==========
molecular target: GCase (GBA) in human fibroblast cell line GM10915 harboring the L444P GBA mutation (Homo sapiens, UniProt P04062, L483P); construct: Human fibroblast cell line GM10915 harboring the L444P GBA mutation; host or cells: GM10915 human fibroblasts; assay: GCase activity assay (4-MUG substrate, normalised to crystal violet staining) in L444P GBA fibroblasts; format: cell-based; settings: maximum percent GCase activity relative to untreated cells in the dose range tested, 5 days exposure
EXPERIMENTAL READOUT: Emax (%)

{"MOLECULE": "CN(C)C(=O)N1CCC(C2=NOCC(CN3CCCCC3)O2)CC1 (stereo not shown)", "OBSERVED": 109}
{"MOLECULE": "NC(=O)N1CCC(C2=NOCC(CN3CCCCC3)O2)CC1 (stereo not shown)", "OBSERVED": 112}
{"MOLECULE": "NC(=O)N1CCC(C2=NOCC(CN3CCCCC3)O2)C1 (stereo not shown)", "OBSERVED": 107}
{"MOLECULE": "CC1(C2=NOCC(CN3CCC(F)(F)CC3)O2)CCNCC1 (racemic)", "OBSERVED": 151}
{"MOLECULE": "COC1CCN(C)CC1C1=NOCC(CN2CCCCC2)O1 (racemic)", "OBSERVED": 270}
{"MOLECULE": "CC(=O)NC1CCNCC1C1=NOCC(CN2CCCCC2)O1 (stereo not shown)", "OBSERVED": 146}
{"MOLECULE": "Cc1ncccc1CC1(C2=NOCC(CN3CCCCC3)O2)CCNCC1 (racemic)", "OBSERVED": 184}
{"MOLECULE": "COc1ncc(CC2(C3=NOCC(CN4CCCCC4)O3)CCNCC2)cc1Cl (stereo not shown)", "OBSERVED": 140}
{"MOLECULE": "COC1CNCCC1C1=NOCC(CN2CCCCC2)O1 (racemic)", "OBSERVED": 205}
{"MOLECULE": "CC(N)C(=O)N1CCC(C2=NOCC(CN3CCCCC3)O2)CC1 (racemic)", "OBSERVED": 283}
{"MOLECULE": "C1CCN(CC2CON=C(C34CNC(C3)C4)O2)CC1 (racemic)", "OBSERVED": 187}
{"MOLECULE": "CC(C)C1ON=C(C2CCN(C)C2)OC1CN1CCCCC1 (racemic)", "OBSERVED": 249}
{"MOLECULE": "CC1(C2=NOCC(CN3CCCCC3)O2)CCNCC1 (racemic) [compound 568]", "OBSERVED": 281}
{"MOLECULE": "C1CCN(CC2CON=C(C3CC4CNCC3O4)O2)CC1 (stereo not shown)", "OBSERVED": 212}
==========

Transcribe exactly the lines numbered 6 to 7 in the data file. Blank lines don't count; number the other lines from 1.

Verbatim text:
{"MOLECULE": "CC1(C2=NOCC(CN3CCC(F)(F)CC3)O2)CCNCC1 (racemic)", "OBSERVED": 151}
{"MOLECULE": "COC1CCN(C)CC1C1=NOCC(CN2CCCCC2)O1 (racemic)", "OBSERVED": 270}